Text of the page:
Transmission Probabilities and Reproduction Numbers for Sexually Transmitted Infections with Variable Infectivity: Application to the Spread of HIV Between Low- and High-Activity Populations
Probabilities of transmission and numbers of secondary cases are given for an infection which is transmitted sexually by individuals engaged in multiple partnerships with specified durations and timings. The results applied to the human immunodeficiency virus (HIV) hinge on a function which captures the dependence of the per coital act probability of transmission on the time since disease onset and on the duration of infection at death. Reproduction numbers are derived in a heterogeneous population consisting of low- and high-activity men and women. An expression for the basic reproduction number R0 of this system sheds light on the role of concurrency, on the timing of the partnerships, and on bridging effects. A high-activity group can cause a significant epidemic outbreak no matter how small the bridging effect, as long as it is not 0. Only if the bridging effect is eliminated altogether can the growth factor in the low-activity group be reduced independently of what happens in the high-activity group. The role of the relationship between client and sex worker and the role of bridging populations in sub-Saharan Africa are assessed.
If you experience problems downloading a file, check if you have the proper application to view it first. In case of further problems read the IDEAS help page. Note that these files are not on the IDEAS site. Please be patient as the files may be large.
As the access to this document is restricted, you may want to look for a different version under "Related research" (further below) or search for a different version of it.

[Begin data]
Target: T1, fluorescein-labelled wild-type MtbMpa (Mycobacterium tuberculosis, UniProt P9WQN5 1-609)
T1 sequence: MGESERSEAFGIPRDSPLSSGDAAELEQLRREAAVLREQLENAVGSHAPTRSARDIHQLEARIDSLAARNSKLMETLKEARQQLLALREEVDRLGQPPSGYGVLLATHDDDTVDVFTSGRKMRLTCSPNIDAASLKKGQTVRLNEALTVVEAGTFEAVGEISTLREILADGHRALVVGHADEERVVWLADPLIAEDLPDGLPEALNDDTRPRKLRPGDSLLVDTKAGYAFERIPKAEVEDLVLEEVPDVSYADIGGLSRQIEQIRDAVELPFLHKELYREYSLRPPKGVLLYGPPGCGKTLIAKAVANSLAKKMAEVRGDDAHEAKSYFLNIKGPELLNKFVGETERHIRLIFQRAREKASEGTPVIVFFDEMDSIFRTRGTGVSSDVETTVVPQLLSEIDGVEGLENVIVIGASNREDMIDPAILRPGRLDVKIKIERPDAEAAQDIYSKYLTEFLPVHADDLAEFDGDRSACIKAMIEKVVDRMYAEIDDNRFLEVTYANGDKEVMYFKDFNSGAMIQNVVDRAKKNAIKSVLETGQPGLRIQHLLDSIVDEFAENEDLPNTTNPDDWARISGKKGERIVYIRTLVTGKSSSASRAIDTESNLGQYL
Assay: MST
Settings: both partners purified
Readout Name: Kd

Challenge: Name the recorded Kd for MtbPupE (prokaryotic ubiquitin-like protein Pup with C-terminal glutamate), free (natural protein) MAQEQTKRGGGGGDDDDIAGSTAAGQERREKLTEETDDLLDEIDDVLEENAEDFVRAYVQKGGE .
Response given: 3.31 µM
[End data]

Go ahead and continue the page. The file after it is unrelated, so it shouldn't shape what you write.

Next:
Volume (Year): 16 (2009)
Issue (Month): 4 ()
|Contact details of provider:|| Web page: http://www.tandfonline.com/GMPS20|
|Order Information:||Web: http://www.tandfonline.com/pricing/journal/GMPS20|
When requesting a correction, please mention this item's handle: RePEc:taf:mpopst:v:16:y:2009:i:4:p:266-287. See general information about how to correct material in RePEc.
For technical questions regarding this item, or to correct its authors, title, abstract, bibliographic or download information, contact: (Michael McNulty)
If you have authored this item and are not yet registered with RePEc, we encourage you to do it here. This allows to link your profile to this item. It also allows you to accept potential citations to this item that we are uncertain about.
If references are entirely missing, you can add them using this form.
If the full references list an item that is present in RePEc, but the system did not link to it, you can help with this form.
If you know of missing items citing this one, you can help us creating those links by adding the relevant references in the same way as above, for each refering item. If you are a registered author of this item, you may also want to check the "citations" tab in your profile, as there may be some citations waiting for confirmation.
Please note that corrections may take a couple of weeks to filter through the various RePEc services.